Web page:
You may find that you have a couple extra flowers left over. Perfect! Gather any sorts of jars or even some deep candle holders, fill with some water, and cut the stems of the flowers short so they just stick out of the container.  Place in random places such as your kitchen counter, on a corner shelf, or on your bedside table for some added charm.  Who doesn’t like waking up to a fresh flower or two?

Playing around with the extras and mason jars..


Beautiful purple Dahlia’s make anything special!


Blue pansies!


Simple stems floating in water. Doesn’t this just make you feel like a free bird?  Just so simple, beautiful, and graceful.  The water also reflects perfectly in the sunlight.  I bought these simple glass cylinders at my local crafts store. You don’t need to go to a fancy home goods store to buy these.


No matter what you end up putting together, from a full arrangement to a simple collection of mason jars filled with wild flowers, it will be beautiful and be sure to bring a smile to everyone who enters your home.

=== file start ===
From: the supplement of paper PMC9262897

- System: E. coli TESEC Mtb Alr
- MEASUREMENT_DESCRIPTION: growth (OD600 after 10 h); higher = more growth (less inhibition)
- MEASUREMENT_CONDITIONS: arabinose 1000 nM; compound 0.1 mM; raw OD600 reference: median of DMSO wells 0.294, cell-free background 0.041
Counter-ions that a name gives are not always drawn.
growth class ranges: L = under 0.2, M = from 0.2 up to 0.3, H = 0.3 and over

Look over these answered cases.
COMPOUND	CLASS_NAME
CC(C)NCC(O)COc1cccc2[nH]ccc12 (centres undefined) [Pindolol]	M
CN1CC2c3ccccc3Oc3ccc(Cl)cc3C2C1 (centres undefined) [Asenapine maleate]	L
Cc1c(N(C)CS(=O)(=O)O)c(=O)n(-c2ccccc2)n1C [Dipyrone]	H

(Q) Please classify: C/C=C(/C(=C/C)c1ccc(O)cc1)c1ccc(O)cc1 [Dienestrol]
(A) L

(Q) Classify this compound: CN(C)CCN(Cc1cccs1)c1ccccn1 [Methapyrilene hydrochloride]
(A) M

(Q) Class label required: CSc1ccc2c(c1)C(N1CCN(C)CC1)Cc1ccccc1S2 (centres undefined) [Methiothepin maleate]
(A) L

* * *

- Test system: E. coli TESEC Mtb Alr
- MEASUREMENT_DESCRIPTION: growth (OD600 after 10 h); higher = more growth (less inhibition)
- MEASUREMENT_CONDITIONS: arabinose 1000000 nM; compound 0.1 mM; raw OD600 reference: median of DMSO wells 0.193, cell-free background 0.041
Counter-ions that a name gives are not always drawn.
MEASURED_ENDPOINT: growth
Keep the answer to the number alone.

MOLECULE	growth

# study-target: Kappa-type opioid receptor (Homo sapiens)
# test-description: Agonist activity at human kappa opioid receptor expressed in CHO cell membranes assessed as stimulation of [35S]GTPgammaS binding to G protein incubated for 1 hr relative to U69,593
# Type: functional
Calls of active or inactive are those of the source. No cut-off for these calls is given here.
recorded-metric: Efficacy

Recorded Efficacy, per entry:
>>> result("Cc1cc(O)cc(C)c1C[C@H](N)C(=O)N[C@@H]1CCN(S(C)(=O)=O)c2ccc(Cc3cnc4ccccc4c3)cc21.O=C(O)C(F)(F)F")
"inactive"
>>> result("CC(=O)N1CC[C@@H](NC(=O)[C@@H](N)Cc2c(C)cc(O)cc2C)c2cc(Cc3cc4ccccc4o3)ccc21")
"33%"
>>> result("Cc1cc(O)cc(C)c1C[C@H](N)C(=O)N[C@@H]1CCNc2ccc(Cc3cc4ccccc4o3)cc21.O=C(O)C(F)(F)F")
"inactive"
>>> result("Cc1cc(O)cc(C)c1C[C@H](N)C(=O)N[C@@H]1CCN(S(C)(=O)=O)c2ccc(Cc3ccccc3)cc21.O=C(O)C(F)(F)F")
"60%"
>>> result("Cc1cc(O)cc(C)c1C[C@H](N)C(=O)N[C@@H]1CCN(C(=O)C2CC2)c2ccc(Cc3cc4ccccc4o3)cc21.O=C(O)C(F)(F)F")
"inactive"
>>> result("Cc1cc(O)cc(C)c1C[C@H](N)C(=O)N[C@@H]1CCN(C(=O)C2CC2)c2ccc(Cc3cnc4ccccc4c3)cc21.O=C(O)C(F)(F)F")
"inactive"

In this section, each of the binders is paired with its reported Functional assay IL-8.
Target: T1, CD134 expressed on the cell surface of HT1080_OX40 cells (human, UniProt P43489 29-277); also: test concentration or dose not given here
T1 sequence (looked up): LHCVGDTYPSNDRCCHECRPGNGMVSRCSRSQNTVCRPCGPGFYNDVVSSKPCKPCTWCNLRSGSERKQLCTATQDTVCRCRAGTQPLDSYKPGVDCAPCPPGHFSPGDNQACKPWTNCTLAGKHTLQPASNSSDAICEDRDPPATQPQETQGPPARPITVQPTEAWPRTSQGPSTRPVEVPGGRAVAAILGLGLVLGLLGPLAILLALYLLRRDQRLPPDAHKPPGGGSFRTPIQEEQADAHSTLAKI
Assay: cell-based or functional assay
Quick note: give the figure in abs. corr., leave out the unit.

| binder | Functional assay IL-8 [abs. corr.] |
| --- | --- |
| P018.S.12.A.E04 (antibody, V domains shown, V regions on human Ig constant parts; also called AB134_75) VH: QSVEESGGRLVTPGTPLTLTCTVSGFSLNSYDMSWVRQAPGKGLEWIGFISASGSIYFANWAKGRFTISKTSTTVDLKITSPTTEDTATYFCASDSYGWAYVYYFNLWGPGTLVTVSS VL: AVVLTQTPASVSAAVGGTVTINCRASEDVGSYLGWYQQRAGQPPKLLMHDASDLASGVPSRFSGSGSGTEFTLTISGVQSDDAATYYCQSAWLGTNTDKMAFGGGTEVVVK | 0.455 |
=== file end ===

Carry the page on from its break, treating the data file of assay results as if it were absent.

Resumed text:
Question for you! Comment and tell us: Which arrangement do you think you might try? Or do you have other ideas for how to use fresh flowers around the home?

Screen Shot 2013-05-07 at 7.07.00 AMMateja Holter lives and works in Athens, Ohio with her husband. When not at her day job, she loves to entertain and to write about all things to do with hosting—from the décor, to the food, to the etiquette.  She hopes to share her passion with others at her blog Miss Hostess—all while having fun and living simply beautifully. 

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  1. I want to surprise my wife for her birthday with some flowers. I love the arrangement that you have displayed. I had not thought about the importance of the vase and the stem size. I will look to see if I have the right vase to make an arrangement like the one you have shown. Also I will follow your advice and place the largest flowers in the center.